St Luke promises to be a revelation
I was raised in a devout Catholic family … walking away from it all when I turned 18, much to my mother's distress, was one of the harder things I'd done at that short point in my life. After all, the church's modus operandi is to drill into you the fact you're hell-bound unless you keep up those rituals.
But a lot of the doctrine has stayed with me – including the names of many patron saints and the people, occupations or countries they advocate for. Most prominent in our house was St Jude, patron saint of lost causes – my mother was always praying to him. Then there was St Christopher (travellers), Francis of Assisi (animals) and our Lady of Loreto (aviators – my dad was a pilot).
But I was never told there were patrons saints of brewing. There's at least five of them which just proves what a noble calling it is to make beer.
St Augustine I can understand – he being something of a wild drunk before his conversion; and St Arnold was a Belgian monk and brewer who saved his local parish during an epidemic by encouraging them to drink beer rather than infected water. There are others who claim the mantle of being a patron of brewers but most notable among them is St Luke, the same fellow who wrote one of the four gospels.
It's thought St Luke takes on brewery because he was a physician, and, you know, beer is healthy. Right?
Next week, a beer bearing the name of St Luke hits the shelves and it promises to be something of a revelation.
The beer has been created by Luke Nicholas of Epic Brewing to celebrate his 20 years of brewing. The release date is January 17, commemorating the day in 1997 when Nicholas started his first paying gig as an assistant brewer at the gone, but not forgotten, Cock & Bull chain.
And the beer brings together three of the revolutionary beers Nicholas is best known for: Monk's Habit, Epic Pale Ale, and Epic Armageddon IPA.
Quite how Nicholas will bring together three beers into something of a holy trinity remains to seen, or tasted.
Kiwi beer aficionados get a little misty-eyed when they talk about Monk's Habit. It briefly started life as Belgian strong ale in the style of Chimay Blue but when Nicholas took over as head brewer at the Cock & Bull he changed the recipe to an American-style hoppy ale inspired by Sierra Nevada's Celebration Ale. That version of Monk's Habit was twice named New Zealand's supreme champion beer (1999, 2001), an honour that also went to Epic Pale Ale in 2006, while Armageddon remains New Zealand's most awarded beer.
Nicholas says St Luke will have some of the malt character from Monk's Habit, the citrus and rosewater character of the US Cascade hops used in Epic Pale Ale and some of the "secret" hops from Armageddon.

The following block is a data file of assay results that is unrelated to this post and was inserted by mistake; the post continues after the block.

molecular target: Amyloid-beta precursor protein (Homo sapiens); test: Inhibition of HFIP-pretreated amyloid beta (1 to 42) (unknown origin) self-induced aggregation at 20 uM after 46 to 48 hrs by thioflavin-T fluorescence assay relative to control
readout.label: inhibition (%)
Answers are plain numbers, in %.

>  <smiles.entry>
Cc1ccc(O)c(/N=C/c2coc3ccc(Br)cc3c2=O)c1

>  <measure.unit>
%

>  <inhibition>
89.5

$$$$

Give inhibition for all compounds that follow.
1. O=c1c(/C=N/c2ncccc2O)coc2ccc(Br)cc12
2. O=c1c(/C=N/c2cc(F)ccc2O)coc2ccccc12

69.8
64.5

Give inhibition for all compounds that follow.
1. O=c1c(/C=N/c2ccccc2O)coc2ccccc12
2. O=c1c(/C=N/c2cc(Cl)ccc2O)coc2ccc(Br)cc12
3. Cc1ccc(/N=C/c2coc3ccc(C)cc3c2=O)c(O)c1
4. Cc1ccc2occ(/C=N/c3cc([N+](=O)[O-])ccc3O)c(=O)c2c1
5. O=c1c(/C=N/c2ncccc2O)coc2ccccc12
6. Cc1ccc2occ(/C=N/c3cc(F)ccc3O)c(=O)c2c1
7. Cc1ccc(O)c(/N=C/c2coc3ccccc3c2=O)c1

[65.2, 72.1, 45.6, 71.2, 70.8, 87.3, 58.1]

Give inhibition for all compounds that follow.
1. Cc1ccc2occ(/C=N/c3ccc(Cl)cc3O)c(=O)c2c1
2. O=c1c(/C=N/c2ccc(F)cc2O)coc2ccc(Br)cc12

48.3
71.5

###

No matter how it comes together, it's sure to be tasty. That's the gospel truth.
While Armageddon and Pale Ale are still the flagship beers in the Epic stable, Nicholas has been getting adventurous lately. First, there was the Stone Hammer series which delivered slightly sweeter styles (or at least perceived to be sweeter thanks to the avalanche of late hopping).
And his next off-beat project is a series of IPAs based around tweaking the Armageddon recipe. The Hysteria series is named for a Def Leppard album, and the first beer was Gods Of War, the title of a track off that album. So watch out for Rocket, Run Riot, Animal, Excitable and Pour Some Sugar On Me.
While the range will explore what can be done when you tweak a multi-award-winning recipe, Nicholas is committed to doing everything he can to get flavour out of hops, malt and yeast rather than play with adjuncts to create flavour. It's a simplicity he thinks will come back into fashion when punters get tired of various fruits and spices in their beer.
"When I think back to 20 years ago when I started, it was all about making real beers … as opposed to, I won't call it chemical beer because that was such a dumb term, but beers made with processing aids and post-fermentation additives; industrial beers. Craft beer was about making it with malts, hops, yeast and water.
"Then people started adding stuff like grapefruit and chili … I don't know if that's sustainable or if it will last longer than a generation because it becomes too gimmicky and people won't want to keep drinking a mango-chili-pineapple IPA … yeah, it's nice but I don't want to drink it all the time.
"All those people looking for the next new thing and writing notes … and I know what it's like because I went through that phase myself … they will a reach place when they will ask themselves: 'hang on why do I do I drink beer?'. Yes, it's the taste and the flavour but more importantly it's the social factor.
"You drink beer with your mates … beer has always been a social lubricant, it hasn't been about ticking boxes and trying the next one. It's fallen out of balance and it has to come back. Yes, you can enjoy the beer but the point is not to sit there all night and pull apart your pint to work out the malt and hops … talk about that for a couple of sips but not for the whole pint.
"The point of beer is to bring us together to have a conversation and have some fun."
Nicholas can see a new wave of beer that "comes back to simplicity – not quite reinheitsbegot [German purity law] but beer made with the four basic ingredients."
As for Nicholas himself? Nothing's going to change: "I love IPA and I love hops. I want to be remembered for making IPAs. Good IPAs. And I want to keep that message simple and clear – Epic is a one trick pony but you know what the message is."
- Your Weekend